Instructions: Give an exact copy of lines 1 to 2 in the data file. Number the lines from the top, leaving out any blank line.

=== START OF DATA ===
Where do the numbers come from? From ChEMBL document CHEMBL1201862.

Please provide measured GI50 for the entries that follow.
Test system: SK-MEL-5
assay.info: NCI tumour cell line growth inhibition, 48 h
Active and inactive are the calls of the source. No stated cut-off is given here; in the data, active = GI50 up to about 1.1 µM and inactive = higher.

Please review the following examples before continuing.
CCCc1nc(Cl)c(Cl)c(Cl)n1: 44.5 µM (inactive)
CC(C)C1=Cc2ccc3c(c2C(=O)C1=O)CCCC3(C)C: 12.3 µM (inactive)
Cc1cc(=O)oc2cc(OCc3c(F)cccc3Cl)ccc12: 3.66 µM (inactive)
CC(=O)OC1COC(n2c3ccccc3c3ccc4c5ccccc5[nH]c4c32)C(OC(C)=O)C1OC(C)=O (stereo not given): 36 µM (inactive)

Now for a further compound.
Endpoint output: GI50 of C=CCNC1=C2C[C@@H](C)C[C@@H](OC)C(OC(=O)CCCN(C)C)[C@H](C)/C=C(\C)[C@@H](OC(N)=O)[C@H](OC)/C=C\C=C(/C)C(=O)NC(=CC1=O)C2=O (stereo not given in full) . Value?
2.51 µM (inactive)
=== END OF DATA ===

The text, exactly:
Where do the numbers come from? From ChEMBL document CHEMBL1201862.

Please provide measured GI50 for the entries that follow.